Relax Riesling is fruity like a fresh peach and a tart apple. it did have a good acidity to cut through the sweetness, which sort of calms after a few sips. It smells of fruit peelings, which I really liked, and it coats the glass with an almost oil-like viscosity. It reminded my of a dry Muscadine.

If your looking for a wine for an outdoor party or cookout, grab a Riesling. Germany is really coming into its own, according to many experts (of which I am not). I am sure you will have fun with it, though.

3 out of 5 strikes.

(post by Tre)


2008 Root One Sauvingnon Blanc

Root 1 Sauvignon Blanc has been one of our favorites for a while now, and it’s embarrassing to think about how much money we’ve spent on it.

 The white wine is pretty sour and citrusy, typical of Sauv. Blancs.  More fruit taste breaks through than in other types of the same varietal.  It has a strong bite, and if that’s not something you enjoy then this wine isn’t for you.

 Many whites tend to be bland.  Even though the Sauv. Blanc varietal is more like grapefruit juice than grape juice, Root 1 in particular is strong.  It goes extremely well with spicy food, especially Asian or Mexican food.  The spice and sour flavors even each other out.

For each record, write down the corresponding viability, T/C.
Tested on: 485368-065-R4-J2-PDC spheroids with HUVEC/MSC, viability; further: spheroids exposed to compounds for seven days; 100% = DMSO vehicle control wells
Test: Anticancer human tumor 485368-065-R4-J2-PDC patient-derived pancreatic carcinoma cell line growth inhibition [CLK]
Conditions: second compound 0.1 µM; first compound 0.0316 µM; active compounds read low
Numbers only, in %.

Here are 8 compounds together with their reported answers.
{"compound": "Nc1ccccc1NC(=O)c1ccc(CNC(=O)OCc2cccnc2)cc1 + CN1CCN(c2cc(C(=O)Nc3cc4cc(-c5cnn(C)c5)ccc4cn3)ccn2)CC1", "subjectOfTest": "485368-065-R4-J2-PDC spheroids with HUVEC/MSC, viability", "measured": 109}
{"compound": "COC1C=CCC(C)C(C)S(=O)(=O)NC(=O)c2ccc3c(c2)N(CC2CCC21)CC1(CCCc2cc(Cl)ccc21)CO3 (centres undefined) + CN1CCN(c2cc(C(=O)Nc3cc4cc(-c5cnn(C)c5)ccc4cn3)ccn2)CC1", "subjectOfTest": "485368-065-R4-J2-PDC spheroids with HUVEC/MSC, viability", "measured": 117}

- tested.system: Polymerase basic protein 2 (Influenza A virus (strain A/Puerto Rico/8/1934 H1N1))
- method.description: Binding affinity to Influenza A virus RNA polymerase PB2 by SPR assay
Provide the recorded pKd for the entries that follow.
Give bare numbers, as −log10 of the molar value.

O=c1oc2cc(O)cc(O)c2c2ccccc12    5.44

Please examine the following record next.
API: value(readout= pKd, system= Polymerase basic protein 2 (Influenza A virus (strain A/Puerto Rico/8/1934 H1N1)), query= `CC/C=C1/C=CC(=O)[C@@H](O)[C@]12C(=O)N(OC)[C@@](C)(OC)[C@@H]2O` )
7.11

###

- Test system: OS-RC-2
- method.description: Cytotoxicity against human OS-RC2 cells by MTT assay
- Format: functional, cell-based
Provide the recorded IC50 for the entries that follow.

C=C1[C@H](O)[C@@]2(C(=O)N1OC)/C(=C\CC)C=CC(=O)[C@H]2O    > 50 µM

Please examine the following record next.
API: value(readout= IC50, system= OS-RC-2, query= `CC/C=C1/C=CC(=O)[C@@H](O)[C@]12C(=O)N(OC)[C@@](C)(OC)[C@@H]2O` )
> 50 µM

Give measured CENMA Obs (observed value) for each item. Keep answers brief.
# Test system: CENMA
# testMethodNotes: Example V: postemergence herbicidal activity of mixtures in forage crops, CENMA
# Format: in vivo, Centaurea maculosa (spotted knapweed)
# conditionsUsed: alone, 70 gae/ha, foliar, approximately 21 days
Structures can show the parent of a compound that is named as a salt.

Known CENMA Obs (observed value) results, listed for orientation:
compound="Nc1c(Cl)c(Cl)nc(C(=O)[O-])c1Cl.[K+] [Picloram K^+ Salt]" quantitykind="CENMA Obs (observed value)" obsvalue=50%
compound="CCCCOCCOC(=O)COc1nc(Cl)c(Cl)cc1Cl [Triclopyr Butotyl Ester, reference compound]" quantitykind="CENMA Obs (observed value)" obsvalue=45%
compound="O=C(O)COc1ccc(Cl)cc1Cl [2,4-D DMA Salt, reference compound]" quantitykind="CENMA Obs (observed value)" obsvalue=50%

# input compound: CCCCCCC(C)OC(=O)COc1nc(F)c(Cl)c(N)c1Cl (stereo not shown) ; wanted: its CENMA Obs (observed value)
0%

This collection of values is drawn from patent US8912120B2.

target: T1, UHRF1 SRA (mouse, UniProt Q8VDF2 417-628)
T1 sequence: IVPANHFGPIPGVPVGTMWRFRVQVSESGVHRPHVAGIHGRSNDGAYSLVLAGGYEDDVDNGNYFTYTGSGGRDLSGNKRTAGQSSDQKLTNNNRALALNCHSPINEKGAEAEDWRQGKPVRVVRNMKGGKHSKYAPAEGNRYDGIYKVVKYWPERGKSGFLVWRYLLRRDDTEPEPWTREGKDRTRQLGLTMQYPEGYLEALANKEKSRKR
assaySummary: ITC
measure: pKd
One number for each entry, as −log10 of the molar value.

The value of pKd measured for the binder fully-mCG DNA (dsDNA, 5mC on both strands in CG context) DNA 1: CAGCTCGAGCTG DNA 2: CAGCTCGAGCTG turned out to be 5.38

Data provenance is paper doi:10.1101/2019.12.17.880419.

It’s refreshing in a weird way, like a glass of sour lemonade during the middle of summer. 

 Interestingly, this wine is one of the only ones available in the US that’s made with actual root stock, hence why it’s called Root 1.  But we’ll get into this more later, with our second post about Root One.

4 out of 5 strikes



(This Wine the Lightning post comes from Tre Berney and is about a South African  Sauvignon Blanc, not a Flaming Lips album of a remarkably similar name.  He also came up with our new rating scale!)

Picking up a bottle of white from South Africa sounded interesting enough. The packaging grabbed me with its exotic look. I have the same basic interest in trying wines from tumultuous climates as I do in visiting them, returning afterward to my temperate home base.

I didn’t know anything about South Africa’s lengthy winemaking history, dating back to the mid-1600s. It was once said to have produced one of the best wines on the globe. Recently, the Wine Of Origin system was set up in 1973 in order to insure that the grapes come from the proper designated farms, concentrated mainly in the Cape Town area. It now serves as the guardian for over 60 different appellations centered mainly in the cities of Paarl, Stellenbosch and Worcester.

This Zafrika sauvignon blanc was on the dry side, sort of crispy, with hints of tangerine and lime. The bottle mentioned a green pepper flavor, but I didn’t get that. Nonetheless, it was complex enough without being overly so. I prefer a simple white. The fruity sweetness oddly came in the form of a tangy finish that lingered longer than you would think for such a dry sauv. blanc.

It had an almost champagne color in the glass, very clear. I drank it along side grilled Ahi tuna steaks marinated in soy & lemon juice with a small potato and salad.

I recommend.

I give it 3 strikes of lightning out of 5.

(Post by Tre Berney, Wine the Lightning‘s Northern Virginia correspondent.)

April 2018